percent of study subjects, Qriestionnaires, medical records, endo- interact with biological systems, The students’ research areas will
scopies, patient interviews and biologic samples are being used to range from nanotechnology to tissue engineering, to sensing sys-
gather data, tems, and to drug delivery, The program also will provide special-
Severe or chronic heartburn is called Gastroesophageal Reflux ized courses and workshops for the students and encourage
Disease (GERD), Over time, untreated GERD damages the lining participation in internships, outreach activities and supervised
ofthe esophagus, As a result, one in 10 people with GERD de- training in instruction,
velop Barrett’s esophagus, a potentially dangerous change in the Kimberly Anderson, Gill Eminent Professor of Chemical Engi-
lining of the esophagus, Those with Barrett’s esophagus may be up neering and principal investigator on the grant along with Bruce
to 30 times more likely than the average person to develop Hinds, associate professor of materials engineering and co-princi-
esophageal cancer, pal investigator, will oversee the university’s second Integrative
"The Hnding that this cancer precursor is up to Hve times more Graduation Education Research Training program,
common in these counties compared to the national average is The students will come from departments of Chemical and Ma-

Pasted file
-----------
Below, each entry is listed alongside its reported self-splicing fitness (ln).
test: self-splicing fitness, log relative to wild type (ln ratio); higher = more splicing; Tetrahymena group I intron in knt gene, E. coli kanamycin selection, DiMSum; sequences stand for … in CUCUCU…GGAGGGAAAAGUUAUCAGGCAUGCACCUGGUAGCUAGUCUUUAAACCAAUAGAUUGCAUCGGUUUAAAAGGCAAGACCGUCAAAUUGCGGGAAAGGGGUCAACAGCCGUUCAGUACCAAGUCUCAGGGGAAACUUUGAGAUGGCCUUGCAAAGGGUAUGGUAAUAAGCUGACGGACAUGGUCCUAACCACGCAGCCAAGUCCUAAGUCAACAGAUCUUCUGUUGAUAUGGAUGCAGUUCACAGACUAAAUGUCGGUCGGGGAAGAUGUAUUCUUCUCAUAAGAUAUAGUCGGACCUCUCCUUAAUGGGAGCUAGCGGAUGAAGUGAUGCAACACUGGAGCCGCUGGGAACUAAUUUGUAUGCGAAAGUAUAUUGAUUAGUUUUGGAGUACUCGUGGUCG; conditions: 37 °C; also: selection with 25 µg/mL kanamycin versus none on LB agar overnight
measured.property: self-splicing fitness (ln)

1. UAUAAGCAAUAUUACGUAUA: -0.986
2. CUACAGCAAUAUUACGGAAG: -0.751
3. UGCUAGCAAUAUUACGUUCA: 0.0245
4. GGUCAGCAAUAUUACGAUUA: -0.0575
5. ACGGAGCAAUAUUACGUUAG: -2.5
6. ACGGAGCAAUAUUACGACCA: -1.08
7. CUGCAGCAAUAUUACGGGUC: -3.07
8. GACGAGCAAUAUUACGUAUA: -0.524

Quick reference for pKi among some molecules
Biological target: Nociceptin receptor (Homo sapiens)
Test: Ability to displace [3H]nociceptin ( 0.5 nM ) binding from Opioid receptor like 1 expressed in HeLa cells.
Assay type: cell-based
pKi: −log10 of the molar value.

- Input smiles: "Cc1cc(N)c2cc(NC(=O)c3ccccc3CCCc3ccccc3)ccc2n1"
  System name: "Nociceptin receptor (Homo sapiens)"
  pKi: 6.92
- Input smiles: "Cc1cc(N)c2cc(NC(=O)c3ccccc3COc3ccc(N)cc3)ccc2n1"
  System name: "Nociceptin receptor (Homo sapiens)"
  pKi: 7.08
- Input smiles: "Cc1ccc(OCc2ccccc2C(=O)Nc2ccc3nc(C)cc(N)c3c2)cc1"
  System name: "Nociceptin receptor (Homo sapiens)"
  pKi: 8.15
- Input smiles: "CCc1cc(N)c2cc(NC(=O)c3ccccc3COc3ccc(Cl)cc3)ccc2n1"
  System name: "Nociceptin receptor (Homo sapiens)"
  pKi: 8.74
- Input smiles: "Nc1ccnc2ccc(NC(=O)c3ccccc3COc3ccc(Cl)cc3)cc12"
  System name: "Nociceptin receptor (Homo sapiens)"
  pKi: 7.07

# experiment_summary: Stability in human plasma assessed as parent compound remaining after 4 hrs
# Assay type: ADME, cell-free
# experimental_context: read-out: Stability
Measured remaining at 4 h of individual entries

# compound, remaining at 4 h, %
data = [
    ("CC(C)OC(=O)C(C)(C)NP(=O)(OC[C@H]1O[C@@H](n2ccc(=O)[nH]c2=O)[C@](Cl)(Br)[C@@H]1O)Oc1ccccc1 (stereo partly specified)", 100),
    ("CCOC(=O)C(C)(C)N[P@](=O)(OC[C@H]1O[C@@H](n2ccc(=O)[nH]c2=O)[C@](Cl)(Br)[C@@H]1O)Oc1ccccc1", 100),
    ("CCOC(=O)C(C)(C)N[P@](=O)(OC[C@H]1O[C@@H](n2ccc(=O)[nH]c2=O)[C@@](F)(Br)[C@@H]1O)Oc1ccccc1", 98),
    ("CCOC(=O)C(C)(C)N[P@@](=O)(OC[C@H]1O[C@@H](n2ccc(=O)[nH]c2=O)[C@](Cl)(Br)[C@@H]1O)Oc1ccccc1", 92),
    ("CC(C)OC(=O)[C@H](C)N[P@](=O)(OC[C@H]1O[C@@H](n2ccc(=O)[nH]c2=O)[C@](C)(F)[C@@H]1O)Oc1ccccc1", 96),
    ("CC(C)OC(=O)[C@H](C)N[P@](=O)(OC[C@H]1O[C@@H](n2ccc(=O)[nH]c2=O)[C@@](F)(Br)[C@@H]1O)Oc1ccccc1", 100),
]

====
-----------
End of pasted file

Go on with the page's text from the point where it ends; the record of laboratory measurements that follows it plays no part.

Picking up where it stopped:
clearly an important step in unraveling the mystery? said Dr, terials Engineering and Electrical and Computer Engineering in
Nicholas Nickl ofthe UK College of Medicine Division of Diges- the College of Engineering, the Department of Chemistry in the
tive Diseases and Nutrition, College of Arts and Sciences, the departments of Anatomy and
The study, led by Nickl and Dr, Houssam Mardini ofthe same Neurobiology and Molecular and Cellular Biochemistry in the
department, is part ofthe Marty Driesler Fifth District College of Medicine, the Center for Biomedical Engineering, and
Esophageal Cancer Project, The study focuses on counties in Ken- the College of Pharmacy,
tucky with the highest risk for esophageal cancer: Pulaski, Laurel
and Whitley,
Survival rates for the nation’s fastest growing cancer are stagger-
ing; Only 16 percent survive Hve years after diagnosis, The Ameri-
can Cancer Society (wwwcancer,org/docroot/home/index,asp)
ezginates that nearly 14,000 will die from esophageal cancer this com piled from news reports
Y about research at UK.
For more information about
research taking place at UK,
visit www.research.uky.edu
)) 8 winter 2007

 r —   \u ` ` `
néellrelo  ll (T "(ENTIUC |
p ~     rmmx T
$1 Billion And Counting 2008 Winter College